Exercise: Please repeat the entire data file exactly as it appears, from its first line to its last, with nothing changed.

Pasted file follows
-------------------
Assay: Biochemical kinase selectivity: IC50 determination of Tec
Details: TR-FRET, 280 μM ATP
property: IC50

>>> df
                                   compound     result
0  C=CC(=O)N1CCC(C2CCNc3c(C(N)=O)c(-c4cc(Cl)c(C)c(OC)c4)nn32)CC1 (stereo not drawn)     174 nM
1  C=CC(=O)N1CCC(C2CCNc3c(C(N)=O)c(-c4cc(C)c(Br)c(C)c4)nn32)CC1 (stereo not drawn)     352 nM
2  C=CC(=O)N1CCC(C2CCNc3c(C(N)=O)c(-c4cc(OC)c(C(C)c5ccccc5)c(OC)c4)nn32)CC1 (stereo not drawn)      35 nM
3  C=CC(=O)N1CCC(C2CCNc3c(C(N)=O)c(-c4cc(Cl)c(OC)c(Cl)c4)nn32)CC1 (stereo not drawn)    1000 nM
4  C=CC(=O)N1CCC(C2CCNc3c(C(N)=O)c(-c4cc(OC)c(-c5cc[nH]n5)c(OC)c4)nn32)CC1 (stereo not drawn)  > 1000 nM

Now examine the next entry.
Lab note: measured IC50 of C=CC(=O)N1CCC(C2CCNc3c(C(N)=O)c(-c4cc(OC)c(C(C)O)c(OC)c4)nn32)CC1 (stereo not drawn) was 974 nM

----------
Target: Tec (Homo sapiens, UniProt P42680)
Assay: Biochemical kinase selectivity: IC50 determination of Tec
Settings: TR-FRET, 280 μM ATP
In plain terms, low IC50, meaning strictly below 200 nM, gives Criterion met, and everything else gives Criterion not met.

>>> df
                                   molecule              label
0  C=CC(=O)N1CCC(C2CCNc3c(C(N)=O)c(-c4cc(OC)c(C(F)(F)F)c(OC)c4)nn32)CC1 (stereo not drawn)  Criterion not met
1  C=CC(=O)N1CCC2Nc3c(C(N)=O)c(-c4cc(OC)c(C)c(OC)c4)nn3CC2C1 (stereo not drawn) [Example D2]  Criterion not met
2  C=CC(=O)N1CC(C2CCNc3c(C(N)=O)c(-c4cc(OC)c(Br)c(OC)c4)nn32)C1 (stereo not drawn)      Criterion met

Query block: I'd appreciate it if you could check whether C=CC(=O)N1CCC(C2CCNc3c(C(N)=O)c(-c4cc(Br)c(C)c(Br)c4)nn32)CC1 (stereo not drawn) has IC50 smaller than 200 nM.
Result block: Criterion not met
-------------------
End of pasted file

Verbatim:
Assay: Biochemical kinase selectivity: IC50 determination of Tec
Details: TR-FRET, 280 μM ATP
property: IC50

>>> df
                                   compound     result
0  C=CC(=O)N1CCC(C2CCNc3c(C(N)=O)c(-c4cc(Cl)c(C)c(OC)c4)nn32)CC1 (stereo not drawn)     174 nM
1  C=CC(=O)N1CCC(C2CCNc3c(C(N)=O)c(-c4cc(C)c(Br)c(C)c4)nn32)CC1 (stereo not drawn)     352 nM
2  C=CC(=O)N1CCC(C2CCNc3c(C(N)=O)c(-c4cc(OC)c(C(C)c5ccccc5)c(OC)c4)nn32)CC1 (stereo not drawn)      35 nM
3  C=CC(=O)N1CCC(C2CCNc3c(C(N)=O)c(-c4cc(Cl)c(OC)c(Cl)c4)nn32)CC1 (stereo not drawn)    1000 nM
4  C=CC(=O)N1CCC(C2CCNc3c(C(N)=O)c(-c4cc(OC)c(-c5cc[nH]n5)c(OC)c4)nn32)CC1 (stereo not drawn)  > 1000 nM

Now examine the next entry.
Lab note: measured IC50 of C=CC(=O)N1CCC(C2CCNc3c(C(N)=O)c(-c4cc(OC)c(C(C)O)c(OC)c4)nn32)CC1 (stereo not drawn) was 974 nM

----------
Target: Tec (Homo sapiens, UniProt P42680)
Assay: Biochemical kinase selectivity: IC50 determination of Tec
Settings: TR-FRET, 280 μM ATP
In plain terms, low IC50, meaning strictly below 200 nM, gives Criterion met, and everything else gives Criterion not met.

>>> df
                                   molecule              label
0  C=CC(=O)N1CCC(C2CCNc3c(C(N)=O)c(-c4cc(OC)c(C(F)(F)F)c(OC)c4)nn32)CC1 (stereo not drawn)  Criterion not met
1  C=CC(=O)N1CCC2Nc3c(C(N)=O)c(-c4cc(OC)c(C)c(OC)c4)nn3CC2C1 (stereo not drawn) [Example D2]  Criterion not met
2  C=CC(=O)N1CC(C2CCNc3c(C(N)=O)c(-c4cc(OC)c(Br)c(OC)c4)nn32)C1 (stereo not drawn)      Criterion met

Query block: I'd appreciate it if you could check whether C=CC(=O)N1CCC(C2CCNc3c(C(N)=O)c(-c4cc(Br)c(C)c(Br)c4)nn32)CC1 (stereo not drawn) has IC50 smaller than 200 nM.
Result block: Criterion not met